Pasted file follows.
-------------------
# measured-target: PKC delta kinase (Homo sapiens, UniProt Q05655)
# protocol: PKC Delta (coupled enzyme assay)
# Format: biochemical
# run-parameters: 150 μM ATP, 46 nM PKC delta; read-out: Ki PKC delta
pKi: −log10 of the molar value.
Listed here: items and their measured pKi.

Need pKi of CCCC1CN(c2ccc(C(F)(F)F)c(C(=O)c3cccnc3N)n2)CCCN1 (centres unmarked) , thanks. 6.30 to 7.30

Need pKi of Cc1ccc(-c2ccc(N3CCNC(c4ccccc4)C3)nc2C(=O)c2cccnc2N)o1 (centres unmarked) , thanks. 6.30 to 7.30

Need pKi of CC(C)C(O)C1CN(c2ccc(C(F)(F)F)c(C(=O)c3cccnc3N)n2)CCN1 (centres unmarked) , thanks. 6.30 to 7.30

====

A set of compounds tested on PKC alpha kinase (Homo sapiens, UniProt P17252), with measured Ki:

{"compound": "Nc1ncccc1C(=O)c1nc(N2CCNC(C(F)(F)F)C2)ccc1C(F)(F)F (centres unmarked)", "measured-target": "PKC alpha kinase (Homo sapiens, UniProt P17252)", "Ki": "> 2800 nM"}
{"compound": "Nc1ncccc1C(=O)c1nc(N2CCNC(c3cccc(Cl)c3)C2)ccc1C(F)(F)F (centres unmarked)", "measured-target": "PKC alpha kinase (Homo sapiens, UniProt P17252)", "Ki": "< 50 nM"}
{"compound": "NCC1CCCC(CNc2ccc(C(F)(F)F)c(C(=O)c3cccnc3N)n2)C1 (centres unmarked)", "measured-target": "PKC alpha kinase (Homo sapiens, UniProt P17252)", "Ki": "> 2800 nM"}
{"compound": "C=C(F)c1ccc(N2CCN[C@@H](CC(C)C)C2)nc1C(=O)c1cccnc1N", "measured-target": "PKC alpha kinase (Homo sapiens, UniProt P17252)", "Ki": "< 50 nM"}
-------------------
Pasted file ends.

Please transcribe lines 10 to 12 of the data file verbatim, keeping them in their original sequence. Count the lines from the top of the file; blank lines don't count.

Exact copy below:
====

A set of compounds tested on PKC alpha kinase (Homo sapiens, UniProt P17252), with measured Ki:

{"compound": "Nc1ncccc1C(=O)c1nc(N2CCNC(C(F)(F)F)C2)ccc1C(F)(F)F (centres unmarked)", "measured-target": "PKC alpha kinase (Homo sapiens, UniProt P17252)", "Ki": "> 2800 nM"}